Conceptual Model vs. Concept Model: Not the Same!

Ronald G.  Ross
Ronald G. Ross Co-Founder & Principal, Business Rule Solutions, LLC , Executive Editor, Business Rules Journal , and Co-Chair, Building Business Capability (BBC) Read Author Bio       || Read All Articles by Ronald G. Ross

What exactly is a conceptual model? And is it the same as a concept model? You would think they might be similar or even the same. Actually, they are quite different and serve very different purposes.

A conceptual model is a representation of key elements of some target problem purposely excluding any design complexity. A conceptual model can be viewed as a part or phase of discourse about that target problem, usually early-on. After that phase you might simply file it away. In that sense a conceptual model is high-level.

A concept model, in contrast, is an aid in achieving precision in continuing discourse about some subject matter. It enables clear communication by allowing you to express statements (sentences) that can be readily understood and disambiguated (perhaps automatically). A concept model becomes ever more important the deeper you dig into the subject matter. It's not something you should ever 'file away'.

There are multiple forms of conceptual model, but there is one and only one form of concept model.

  • The form of a conceptual model depends on the target being conceived. For example, you can have a conceptual model of processes, of locations, of organizational roles, etc. Sometimes the same conceptual model can involve more than one of these. The nature of connections in the conceptual model also depends on the target. For example, the connections might be sequential, spatial, collaborative, etc. — or some combination thereof.

  • The form of a concept model never depends on the target. A concept model is always literally expressed by a set of definitions, each definition representing a concept. All connections between concepts are either verbal concepts (i.e., ones literally expressed by verbs or verb phrases) or logical statements (e.g., specialization, the notion that one concept is a specialization of some other concept). No other kinds of connection are ever entertained.

A conceptual model is often inherently graphical. A concept model, in contrast, is always semantic. You can certainly create a graphical guide to a concept model, but doing so is always a matter of convenience, not of necessity.

The target of a conceptual model frequently involves things in the real world. That target is often something you want to engineer, re-engineer, or perhaps reverse-engineer.

The target of a concept model, in contrast, is always what's in the mind, not directly about things in the real world. It's about how you understand things — that is, how you define your concepts. It is engineered based on the words needed to express those concepts. Its purpose is to help you communicate complex knowledge — in sentences.

Table 1 summarizes fundamental differences between a conceptual model and a concept model.

Table 1. Conceptual Model vs. Concept Model.

Case Study: Creation of a Conceptual Model vs. a Concept Model

Suppose the year is 1956. We decide we want to create a fast, multi-lane, non-stop highway between the cities of Los Angeles, CA and Jacksonville, FL. In other words, we want to create Interstate Highway 10 ('I-10'). A good place to start is to create a conceptual model.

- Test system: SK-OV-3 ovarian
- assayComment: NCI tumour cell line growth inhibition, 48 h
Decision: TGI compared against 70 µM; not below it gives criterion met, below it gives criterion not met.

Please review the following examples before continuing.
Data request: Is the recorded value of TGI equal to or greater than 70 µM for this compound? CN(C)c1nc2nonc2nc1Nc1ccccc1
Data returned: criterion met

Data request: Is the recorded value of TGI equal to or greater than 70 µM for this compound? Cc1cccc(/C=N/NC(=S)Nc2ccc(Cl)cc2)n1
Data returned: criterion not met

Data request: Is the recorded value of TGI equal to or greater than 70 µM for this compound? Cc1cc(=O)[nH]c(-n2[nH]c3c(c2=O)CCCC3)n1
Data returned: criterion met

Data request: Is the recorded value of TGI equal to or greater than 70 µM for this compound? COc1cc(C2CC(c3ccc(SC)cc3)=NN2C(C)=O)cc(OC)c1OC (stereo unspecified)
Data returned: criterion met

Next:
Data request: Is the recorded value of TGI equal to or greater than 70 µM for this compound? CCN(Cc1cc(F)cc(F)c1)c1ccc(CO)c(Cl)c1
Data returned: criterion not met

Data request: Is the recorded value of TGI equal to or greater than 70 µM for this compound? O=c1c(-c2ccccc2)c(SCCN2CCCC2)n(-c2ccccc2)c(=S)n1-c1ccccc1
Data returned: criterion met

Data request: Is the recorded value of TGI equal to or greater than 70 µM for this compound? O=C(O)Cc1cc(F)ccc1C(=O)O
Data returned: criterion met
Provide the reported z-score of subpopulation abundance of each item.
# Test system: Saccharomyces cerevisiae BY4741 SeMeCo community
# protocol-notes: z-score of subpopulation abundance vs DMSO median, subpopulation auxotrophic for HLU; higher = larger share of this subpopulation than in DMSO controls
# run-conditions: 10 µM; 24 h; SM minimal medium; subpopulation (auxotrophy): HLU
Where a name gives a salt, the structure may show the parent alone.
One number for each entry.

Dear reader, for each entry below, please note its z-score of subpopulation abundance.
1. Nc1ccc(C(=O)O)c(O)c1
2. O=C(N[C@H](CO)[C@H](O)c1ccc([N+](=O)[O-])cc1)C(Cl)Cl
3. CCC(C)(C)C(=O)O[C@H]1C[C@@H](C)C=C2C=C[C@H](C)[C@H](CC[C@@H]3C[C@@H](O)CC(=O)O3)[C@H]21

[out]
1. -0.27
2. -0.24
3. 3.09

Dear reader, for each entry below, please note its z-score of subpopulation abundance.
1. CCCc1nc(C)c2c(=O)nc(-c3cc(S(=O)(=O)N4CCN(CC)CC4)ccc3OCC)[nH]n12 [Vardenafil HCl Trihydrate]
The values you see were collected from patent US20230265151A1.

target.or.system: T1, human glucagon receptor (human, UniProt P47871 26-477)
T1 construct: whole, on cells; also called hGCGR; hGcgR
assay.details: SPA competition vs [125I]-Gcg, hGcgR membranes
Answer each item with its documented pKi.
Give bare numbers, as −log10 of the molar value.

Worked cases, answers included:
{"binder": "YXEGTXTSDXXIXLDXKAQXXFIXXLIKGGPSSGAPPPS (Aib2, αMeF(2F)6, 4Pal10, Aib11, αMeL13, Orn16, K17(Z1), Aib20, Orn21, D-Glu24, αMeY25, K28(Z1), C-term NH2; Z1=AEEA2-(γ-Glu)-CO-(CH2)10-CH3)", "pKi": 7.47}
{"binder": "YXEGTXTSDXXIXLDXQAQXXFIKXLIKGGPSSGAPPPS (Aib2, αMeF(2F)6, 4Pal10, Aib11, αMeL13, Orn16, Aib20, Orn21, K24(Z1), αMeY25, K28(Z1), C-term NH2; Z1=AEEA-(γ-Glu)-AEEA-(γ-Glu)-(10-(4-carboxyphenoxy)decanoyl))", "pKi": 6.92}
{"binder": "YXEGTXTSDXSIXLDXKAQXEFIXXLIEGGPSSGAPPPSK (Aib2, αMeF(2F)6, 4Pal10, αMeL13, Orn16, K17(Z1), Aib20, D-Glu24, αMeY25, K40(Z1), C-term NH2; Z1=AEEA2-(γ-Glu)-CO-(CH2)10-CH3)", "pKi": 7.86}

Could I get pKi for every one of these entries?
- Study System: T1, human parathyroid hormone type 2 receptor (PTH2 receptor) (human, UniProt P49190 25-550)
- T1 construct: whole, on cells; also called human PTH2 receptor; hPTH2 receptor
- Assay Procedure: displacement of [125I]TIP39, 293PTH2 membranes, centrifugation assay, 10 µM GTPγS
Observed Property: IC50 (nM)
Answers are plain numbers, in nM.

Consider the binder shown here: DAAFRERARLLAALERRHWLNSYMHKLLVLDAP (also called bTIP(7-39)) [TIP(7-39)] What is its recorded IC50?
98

So, a rough map is drawn up by hand (it's 1956!) showing the locations "Los Angeles, CA" and "Jacksonville, FL" connected by the new Interstate being conceived ("I-10", so labelled on the model).[1] Discourse about the new route is successfully initiated, and its engineering eventually moves on to the design and then the construction phases. The conceptual model is judged to have been a success.

In 1956 no repository is available other than file cabinets (which is probably where the sketch ends up). But let's suppose an automated platform were available to record the 'facts' represented in the conceptual model (not just the visualization itself). Those facts would be the start of a Business Knowledge-Base.[2] Here are the facts so far.[3]

  1. The city "Los Angeles, CA" exists.
  2. The city "Jacksonville, FL" exists.
  3. The Interstate Highway "I-10" links "Los Angeles, CA" and "Jacksonville, FL."

Not much there! No concept model has been created. So far, there are no definitions for 'city', 'Interstate Highway', or 'links'.[4]

Now let's suppose we want to specify some business rules, as follows:[5]

  1. Each Interstate Highway must be at least two lanes in each direction.
  2. Each Interstate Highway must be at least three lanes through a major city.
  3. A rest stop must be situated on an Interstate Highway no more than every 100 miles except in major cities.

The hand-drawn conceptual model could perhaps be updated with some new graphical features — for example, representing two-lane and three-lane highway segments, major cities, and rest stops. Or not. It's a judgment call about whether the updates would be useful for discourse at that stage (and in the future).

In order to communicate and understand the business rules precisely, however, each of the concepts needs to be defined and related as appropriate. In other words, you need to create a concept model.

So, work on a concept model is initiated and appropriate entries are created in the Business Knowledge-Base. Those entries would include the following (by no means complete):

  • Definition: A highway is defined as (something about transport routes for vehicles) ….

  • Verbal wording: highway links city

  • Definition: An Interstate Highway is defined as a highway that ….

  • Fact: An Interstate Highway is a specialization of highway.

  • Definition: A lane is defined as a ….

  • Fact: A highway is comprised of lanes.

  • Definition: A direction is defined as (something about the intended flow of vehicles in one or more lanes) ….

  • Definition: A city is defined as a ….

  • Verbal wording: city is major

  • Definition: A rest stop is defined as a location situated on an Interstate Highway that (something about providing food, water, restrooms, rest areas, and gasoline) ….

This set of entries constitutes the initial concept model.

Data Models